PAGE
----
Recovering Hayti is a collaborative project undertaken with Preservation Durham, a local historical preservation society whose mission “is to protect Durham’s historic assets through Action, Advocacy, and Education.” This project is an emulation of the “Repopulating Hayti” project, begun as a graduate student project in our Digital Humanities course (fall 2011) with contributions from students in our undergraduate “Main Street, Carolina” class. The project maps the lost community of Hayti, which was largely destroyed during the Urban Renewal efforts of the 1960s.

The Hayti Project prototype was converted for Prospect by Gabriel Timotei under the supervision of Michael Newton.

Click here to see the Prospect visualization.

About the Project

Map of the proposed Urban Renewal Project for Hayti (Durham, NC)

The Hayti neighborhood of Durham was a vibrant African-American community that flourished from the 1880s to the 1940s—one which W.E.B. DuBois held up as a shining example of black success. With its own thriving businesses and culture, Hayti was home to / or associated with many important institutions, including North Carolina Central University (NCCU), White Rock Baptist Church, and Lincoln Hospital.  By 1960, the community was targeted for destruction during the process of Urban Renewal. Many homes and businesses were thus torn down to make way for the Durham Freeway (Highway 147). Very little remains of Hayti’s built environment today, though its legacy still persists.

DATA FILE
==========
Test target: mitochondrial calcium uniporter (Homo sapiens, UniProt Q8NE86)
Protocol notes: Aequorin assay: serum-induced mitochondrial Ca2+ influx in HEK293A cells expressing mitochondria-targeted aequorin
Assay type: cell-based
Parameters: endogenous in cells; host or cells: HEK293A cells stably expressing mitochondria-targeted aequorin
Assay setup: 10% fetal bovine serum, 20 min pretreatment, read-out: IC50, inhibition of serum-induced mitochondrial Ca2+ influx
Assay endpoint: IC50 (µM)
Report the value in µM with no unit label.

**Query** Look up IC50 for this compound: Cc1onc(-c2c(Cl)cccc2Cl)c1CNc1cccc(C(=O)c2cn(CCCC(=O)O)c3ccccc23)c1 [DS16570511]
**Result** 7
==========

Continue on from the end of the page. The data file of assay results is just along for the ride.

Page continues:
This project maps over 200 homes and businesses using the photos and parcel appraisals from the Durham Urban Renewal Records. These documents are part of the North Carolina Collection at the Durham County Library, and were digitized by the North Carolina Digital Heritage Center. The map, drawn in 1961, was created by City Planning and Architectural Associates of Chapel Hill. The Durham City-County Planning Department provided the digital version of the map.

We have also created 8th grade social studies lesson plans (based on the original project) in collaboration with the North Carolina Civic Education Consortium at UNC’s Program for the Humanities & Human Values. Preparation of the lesson plans was supported through a grant from the National Endowment for the Humanities.